I enjoy watching various types of movies, from action thrillers to romantic, schmaltzy movies to comedies. Generally everything except for Marvel-hero movies or movies showing excessively much violence.

Even if you don’t like heroes: Which superpower would you choose?

(Laughs) Healing powers!

What else makes you laugh?

Oh, that can be many things: About myself, when I do mess up, when someone says something funny or a comedy on TV.

What was the craziest thing you have ever done?

I once went skydiving which was super cool, and I would do it immediately again. Also, my day with the cantonal police of Thurgau was crazy. They did an exercise about personal security, and I got to play the celebrity and fly in the police helicopter.

The police helicopter parked on a snow-covered meadow, sliding door open. Inside the helicopter is Marcel Hug secured with belts.

Marcel Hug volunteered for a police exercise as “protected VIP” who was transported in an armored vehicle and in a helicopter.

Is there also a special song that makes you “fly”?

Yes, there is a very special song for me which I always listen to before the Paralympic finals. When I first discovered this music many years ago, it triggered something very special in me, a mix of focus, tension, calm and confidence. Hard to explain somehow, as it’s not a traditional “power song” but a completely unknown, instrumental piece with Arabian influences. But I don’t want to give away more since it’s supposed to remain special to me.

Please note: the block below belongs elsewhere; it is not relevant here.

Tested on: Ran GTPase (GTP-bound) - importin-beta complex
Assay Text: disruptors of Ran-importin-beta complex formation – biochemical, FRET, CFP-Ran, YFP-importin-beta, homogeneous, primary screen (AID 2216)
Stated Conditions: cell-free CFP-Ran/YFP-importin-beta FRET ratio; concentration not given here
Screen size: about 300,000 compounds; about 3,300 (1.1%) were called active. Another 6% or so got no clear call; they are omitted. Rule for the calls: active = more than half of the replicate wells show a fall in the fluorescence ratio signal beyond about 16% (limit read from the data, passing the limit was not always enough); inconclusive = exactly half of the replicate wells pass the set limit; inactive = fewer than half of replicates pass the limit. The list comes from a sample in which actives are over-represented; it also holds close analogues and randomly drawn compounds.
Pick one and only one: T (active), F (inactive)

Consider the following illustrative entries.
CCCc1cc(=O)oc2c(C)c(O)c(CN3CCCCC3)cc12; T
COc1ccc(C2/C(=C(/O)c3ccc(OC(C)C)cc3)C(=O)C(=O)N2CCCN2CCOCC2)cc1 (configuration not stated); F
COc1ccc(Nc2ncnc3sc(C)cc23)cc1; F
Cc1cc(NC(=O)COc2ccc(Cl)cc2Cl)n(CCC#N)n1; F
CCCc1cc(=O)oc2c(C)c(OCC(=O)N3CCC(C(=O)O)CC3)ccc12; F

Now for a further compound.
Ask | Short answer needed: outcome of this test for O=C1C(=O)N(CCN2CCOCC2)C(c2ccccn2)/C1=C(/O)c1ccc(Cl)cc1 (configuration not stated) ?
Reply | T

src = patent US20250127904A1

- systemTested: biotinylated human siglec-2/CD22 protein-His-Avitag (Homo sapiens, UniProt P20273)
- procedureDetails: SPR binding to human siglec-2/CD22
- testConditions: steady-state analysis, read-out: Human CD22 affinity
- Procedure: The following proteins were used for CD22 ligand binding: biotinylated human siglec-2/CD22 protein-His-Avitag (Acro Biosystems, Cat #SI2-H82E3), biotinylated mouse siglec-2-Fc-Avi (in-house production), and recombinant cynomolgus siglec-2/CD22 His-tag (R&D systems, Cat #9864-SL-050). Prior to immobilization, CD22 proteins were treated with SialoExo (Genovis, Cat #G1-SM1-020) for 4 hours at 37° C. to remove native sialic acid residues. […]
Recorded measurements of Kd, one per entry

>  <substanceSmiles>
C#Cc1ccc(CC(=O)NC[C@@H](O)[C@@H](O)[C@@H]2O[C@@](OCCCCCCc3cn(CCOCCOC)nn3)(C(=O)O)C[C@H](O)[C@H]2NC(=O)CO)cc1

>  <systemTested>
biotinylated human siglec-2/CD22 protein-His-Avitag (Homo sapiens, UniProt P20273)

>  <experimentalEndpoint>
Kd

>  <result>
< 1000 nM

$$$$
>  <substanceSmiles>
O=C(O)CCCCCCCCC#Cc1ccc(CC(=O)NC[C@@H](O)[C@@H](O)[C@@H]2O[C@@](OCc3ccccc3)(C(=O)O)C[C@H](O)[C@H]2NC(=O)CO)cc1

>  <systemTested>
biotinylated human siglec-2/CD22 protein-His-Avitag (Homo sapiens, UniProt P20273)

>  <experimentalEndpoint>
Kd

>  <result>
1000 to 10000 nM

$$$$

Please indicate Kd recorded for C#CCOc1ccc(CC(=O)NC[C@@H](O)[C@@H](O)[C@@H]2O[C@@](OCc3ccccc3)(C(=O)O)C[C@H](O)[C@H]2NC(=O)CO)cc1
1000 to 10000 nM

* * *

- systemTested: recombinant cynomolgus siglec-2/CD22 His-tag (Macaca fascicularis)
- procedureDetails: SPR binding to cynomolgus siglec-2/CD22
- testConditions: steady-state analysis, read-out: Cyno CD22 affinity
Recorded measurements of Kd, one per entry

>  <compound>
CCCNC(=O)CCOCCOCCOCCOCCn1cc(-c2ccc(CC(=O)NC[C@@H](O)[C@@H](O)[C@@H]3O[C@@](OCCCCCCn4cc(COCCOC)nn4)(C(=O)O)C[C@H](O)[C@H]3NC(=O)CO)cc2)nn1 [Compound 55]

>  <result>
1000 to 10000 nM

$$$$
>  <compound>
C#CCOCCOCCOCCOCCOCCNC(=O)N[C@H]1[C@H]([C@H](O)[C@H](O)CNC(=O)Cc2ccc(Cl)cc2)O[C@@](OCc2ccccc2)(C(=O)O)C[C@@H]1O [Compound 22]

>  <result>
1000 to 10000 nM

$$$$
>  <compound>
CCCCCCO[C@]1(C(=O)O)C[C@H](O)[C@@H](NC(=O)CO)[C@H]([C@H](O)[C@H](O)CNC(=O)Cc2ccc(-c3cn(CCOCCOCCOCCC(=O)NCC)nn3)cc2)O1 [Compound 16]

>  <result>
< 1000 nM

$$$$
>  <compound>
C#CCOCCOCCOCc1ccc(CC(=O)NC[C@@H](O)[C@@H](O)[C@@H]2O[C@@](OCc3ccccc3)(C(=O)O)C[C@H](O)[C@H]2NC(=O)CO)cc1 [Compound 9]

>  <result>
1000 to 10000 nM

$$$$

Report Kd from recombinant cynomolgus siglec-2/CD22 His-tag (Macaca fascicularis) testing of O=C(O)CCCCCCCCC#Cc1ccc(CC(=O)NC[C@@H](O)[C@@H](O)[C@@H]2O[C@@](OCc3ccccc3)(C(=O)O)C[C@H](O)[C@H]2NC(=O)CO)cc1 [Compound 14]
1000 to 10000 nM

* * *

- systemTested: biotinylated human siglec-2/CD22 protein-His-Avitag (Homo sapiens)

Do you have a bucket list with things you absolutely want to do?

I am one of those people who live consciously. If I want to do something, then I do it. Given, of course, my wish is realistic. I want to live in a way that I regret nothing. Because I deal with the concept of finitude – without being afraid of death.

Which legacy of yourself do you want to leave on this world?

I hope, of course, a positive one! Obviously, I want to be remembered as a good athlete. And if I was able to inspire people or to contribute something to the integration and recognition of athletes with disabilities, even better.

Who has influenced you the most on your life journey?

This is without doubt my coach, Paul Odermatt. We have been working together for almost 27 years; he has known me since my childhood. Still today he supports me enormously during daily training and during competitions.